New report: Women and excellence not always a good match
Excellence in science is about finding and nurturing the most talented people and help them use their whole potential. In the best of worlds excellence should not be influenced by gender – but reality shows that many more men than women are regarded as excellent.
Previous projects have looked at situations where excellence is evaluated, such as funding and appointment decisions and how these contribute to gender unbalance. With this report FESTA wants to look at what happens in the lower levels of academia, as the seeds for gender unbalance are often sowed there.
The authors have conducted interviews with researchers from Bulgaria, Sweden and Germany, and overall it can be seen that gender issues in the minds of researchers in all three countries are connected to the balancing of work and private life.
In Bulgaria it is considered natural for women to handle the life of their families while men do not have the same obligations. Men have more time to pursue a career, but women are left with a hard choice: Work harder than men – or have no career.
In Germany it was seen as very challenging for women to have a life at all outside an academic career. Many interviewees considered this impossible and most did not believe that life could be any different.
In Sweden both men and women thought that it is important to have a good work/life balance, and many manage to have a life outside their research institutions. They work hard, but they also take time off, and both men and women take parental leaves.
Highlights from Germany, Bulgaria and Sweden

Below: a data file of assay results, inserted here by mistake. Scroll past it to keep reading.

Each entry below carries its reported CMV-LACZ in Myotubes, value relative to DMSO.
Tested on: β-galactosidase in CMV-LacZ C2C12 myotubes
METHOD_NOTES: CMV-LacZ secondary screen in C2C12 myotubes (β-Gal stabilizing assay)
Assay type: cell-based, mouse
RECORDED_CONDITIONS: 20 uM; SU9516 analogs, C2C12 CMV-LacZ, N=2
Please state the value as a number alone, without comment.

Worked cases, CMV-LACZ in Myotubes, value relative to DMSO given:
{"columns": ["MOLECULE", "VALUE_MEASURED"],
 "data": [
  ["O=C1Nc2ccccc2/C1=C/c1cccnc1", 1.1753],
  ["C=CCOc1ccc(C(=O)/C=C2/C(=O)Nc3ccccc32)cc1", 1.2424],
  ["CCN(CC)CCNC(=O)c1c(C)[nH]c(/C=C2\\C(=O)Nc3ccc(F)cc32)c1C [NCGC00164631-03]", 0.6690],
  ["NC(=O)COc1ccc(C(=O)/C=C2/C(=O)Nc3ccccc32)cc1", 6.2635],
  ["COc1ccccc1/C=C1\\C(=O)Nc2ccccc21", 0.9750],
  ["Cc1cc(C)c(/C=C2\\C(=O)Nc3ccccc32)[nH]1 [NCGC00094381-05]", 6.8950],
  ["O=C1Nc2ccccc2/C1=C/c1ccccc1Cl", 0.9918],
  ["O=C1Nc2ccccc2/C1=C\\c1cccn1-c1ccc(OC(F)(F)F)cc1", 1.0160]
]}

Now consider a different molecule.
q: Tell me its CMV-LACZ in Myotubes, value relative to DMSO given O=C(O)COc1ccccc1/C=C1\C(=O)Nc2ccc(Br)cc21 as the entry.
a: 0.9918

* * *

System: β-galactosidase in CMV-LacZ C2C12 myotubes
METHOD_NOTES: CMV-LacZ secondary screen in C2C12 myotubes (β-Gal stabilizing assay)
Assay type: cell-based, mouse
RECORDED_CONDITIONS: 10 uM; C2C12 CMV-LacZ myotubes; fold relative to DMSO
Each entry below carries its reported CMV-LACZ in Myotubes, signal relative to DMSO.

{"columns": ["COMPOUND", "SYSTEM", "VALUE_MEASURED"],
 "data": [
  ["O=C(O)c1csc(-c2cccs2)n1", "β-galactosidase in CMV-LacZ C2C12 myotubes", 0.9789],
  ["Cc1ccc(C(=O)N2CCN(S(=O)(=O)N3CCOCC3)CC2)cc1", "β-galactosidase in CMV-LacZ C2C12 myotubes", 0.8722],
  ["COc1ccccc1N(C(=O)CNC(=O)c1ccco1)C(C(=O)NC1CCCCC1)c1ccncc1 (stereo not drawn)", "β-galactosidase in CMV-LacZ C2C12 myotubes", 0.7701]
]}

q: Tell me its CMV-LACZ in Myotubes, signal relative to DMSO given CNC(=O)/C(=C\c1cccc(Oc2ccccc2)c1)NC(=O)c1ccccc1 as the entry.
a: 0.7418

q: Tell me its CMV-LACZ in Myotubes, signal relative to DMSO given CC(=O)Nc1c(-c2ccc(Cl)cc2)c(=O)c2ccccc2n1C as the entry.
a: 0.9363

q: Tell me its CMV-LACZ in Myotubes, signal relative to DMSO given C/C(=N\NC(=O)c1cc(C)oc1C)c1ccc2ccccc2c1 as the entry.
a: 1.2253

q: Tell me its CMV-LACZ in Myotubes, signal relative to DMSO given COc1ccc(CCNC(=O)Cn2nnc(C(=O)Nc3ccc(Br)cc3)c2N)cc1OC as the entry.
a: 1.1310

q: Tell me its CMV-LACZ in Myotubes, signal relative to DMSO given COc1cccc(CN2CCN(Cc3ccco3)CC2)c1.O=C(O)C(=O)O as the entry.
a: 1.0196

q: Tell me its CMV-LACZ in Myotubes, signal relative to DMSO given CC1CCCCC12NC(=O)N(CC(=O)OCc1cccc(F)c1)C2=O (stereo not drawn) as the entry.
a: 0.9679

A need for independence in Germany. The research community in Germany is very hierarchical, and a junior researcher often depends on a senior researcher, who is willing to give him/her a job or promote him/her. Depending on another person rather than an institution or a system makes young researchers’ careers vulnerable. Senior researchers are often men, and it is easier for them to see the potential in younger men than in younger women.
Swedish interviewees: Excellence is not helping gender equality. Swedish interviewees were critical of the concept of excellence itself and how it determines research funding and promotes some people above others. It also seems to widen the gender gap. Despite laws and regulations promoting gender equality, more men than women are regarded as excellent by the Swedish research funders.
Gender equality is not an issue in Bulgaria. Nor does it exist in either university regulations or academic debates. As other postcommunist countries Bulgaria has many female professors, but not all professorships hold the same prestige and rewards. It also seems that prestige has moved from academia to the business sector, as there is more money in the business sector today.
Contact: Minna Salminen-Karlsson, researcher at Centre for Gender Research and gender equality specialist at Human Resources Division, Equality Office, Uppsala University, Sweden. Email: Minna.Salminen@uadm.uu.se Telephone: +46 18 4711511.